When trading reopened the following week, Biogen’s stocks were at a 12-month low.
The FDA has until March 2021 to approve the drug, and they are not obliged to follow the recommendations of their advisors. Biogen isn’t going to give up on aducanumab without a fight, either.
Let’s say the drug is approved. Even then, the cost threshold would be significant. Annually, it could cost in excess of $360 billion to treat all suitable
Alzheimer’s patients in the US – or about one-third of the $1.2 trillion 2019 spend on Medicare.
Single-faceted, fix-all drugs don’t fit within the treatment model I promote. There is no one cause of a disease – there are many. Every person is an individual with quirks and habits, and they should be guided on a journey toward health accordingly.
We can learn from the aducanumab case study, which is by no means unique. Until we, as a society, are willing to open ourselves up to understanding the root causes of illnesses; to treating the person and not the disease; to taking a patient-centered approach, even if that means walking the slow road, we are not going to see an improvement.
That’s what the functional medicine process is all about. It’s not a cure or magic bullet treatment; it’s a journey that takes dedication and hard work.
But when we commit to addressing every aspect of a person’s health, we can save people money and change their lives.
Here at Sharlin Health and Neurology, we already have solutions – time-tested solutions that have helped hundreds of patients with Alzheimer’s and other illnesses regain control of their health’s trajectory.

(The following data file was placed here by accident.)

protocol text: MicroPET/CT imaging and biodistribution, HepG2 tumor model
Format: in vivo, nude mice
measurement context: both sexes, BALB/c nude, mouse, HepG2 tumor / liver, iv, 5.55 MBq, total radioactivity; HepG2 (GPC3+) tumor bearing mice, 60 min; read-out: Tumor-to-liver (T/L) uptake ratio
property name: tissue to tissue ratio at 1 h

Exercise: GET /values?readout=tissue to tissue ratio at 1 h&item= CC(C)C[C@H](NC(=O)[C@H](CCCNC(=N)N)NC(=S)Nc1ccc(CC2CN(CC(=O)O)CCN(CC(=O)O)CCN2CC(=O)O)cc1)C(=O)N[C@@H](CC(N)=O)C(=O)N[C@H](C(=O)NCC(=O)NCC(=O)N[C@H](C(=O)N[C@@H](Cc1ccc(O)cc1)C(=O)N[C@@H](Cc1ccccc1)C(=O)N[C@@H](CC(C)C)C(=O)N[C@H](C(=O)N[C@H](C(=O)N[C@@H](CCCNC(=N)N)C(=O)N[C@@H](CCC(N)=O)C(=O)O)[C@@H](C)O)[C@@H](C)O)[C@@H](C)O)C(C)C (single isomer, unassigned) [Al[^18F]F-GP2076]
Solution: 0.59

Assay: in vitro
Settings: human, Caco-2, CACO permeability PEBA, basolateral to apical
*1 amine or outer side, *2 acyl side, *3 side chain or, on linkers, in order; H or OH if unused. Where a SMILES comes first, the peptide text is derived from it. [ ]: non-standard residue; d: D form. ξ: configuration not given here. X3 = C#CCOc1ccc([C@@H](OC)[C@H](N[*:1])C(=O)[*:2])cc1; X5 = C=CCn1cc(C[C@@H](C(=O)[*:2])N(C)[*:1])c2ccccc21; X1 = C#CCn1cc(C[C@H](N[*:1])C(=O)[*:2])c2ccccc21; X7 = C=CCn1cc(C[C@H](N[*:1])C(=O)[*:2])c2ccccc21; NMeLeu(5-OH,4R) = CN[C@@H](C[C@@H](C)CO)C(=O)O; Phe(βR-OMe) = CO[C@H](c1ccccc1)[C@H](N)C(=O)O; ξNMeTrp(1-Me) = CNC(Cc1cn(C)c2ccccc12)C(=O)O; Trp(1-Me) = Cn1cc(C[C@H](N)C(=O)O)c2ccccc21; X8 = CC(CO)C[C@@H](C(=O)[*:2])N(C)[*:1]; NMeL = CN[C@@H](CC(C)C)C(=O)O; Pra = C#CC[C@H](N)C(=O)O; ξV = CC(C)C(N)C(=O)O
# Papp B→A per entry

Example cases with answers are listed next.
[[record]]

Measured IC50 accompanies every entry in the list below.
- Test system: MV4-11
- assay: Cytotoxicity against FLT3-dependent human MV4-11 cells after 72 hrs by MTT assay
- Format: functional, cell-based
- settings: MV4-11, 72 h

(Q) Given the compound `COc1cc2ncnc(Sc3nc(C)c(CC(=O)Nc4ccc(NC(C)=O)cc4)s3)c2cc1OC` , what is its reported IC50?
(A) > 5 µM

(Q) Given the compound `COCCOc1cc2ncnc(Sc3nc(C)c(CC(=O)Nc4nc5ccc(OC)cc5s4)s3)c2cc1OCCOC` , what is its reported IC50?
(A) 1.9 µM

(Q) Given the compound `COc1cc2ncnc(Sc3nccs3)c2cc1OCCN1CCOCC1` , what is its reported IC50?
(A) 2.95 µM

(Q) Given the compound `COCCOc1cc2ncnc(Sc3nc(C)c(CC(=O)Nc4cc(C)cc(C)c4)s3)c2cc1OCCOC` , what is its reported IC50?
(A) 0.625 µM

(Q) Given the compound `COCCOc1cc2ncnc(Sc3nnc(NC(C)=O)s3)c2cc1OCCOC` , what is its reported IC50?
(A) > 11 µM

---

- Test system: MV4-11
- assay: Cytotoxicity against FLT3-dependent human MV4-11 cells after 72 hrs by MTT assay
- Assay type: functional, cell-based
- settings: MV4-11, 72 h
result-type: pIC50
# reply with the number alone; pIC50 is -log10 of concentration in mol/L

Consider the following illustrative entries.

We’re not in the clinical trial phase; we’ve been running our Brain Tune-Up! Program for five years now. The world of academic medicine is finally catching up. People like Dr. Richard Isaacson from Cornell, who opened his Alzheimer’s Prevention Clinic in 2013, are moving forward with a holistic approach.
Treating the person – not the disease
Treating Alzheimer’s and other chronic illnesses means looking at the individual as a whole. At Sharlin Health and Neurology, my incredible team and
I provide holistic, patient-tailored treatment plans through our Brain Tune-Up! Program.
If you’re looking for guidance on nutrition or want health coaching, we have you covered. Our expert dietician and wellness experts can build a personalized roadmap that sees you for you – not just for your illness.
We also have industry-first fitness programs – offered as one-on-one or small group training sessions – designed specifically to meet the needs of people with neurological conditions.
When you come to us, you come for a reason: to better the quality of your life. We are here to give you every tool and every opportunity to make that dream a reality. Our systems are backed by scientific evidence, too, so you can have total peace of mind.
Request your free consultation
Stop holding out for the magic bullet Alzheimer’s treatment. Instead, start your journey toward health and happiness today.
Find out if our Brain Tune-Up! Program is right for you by requesting your free consultation with Callie.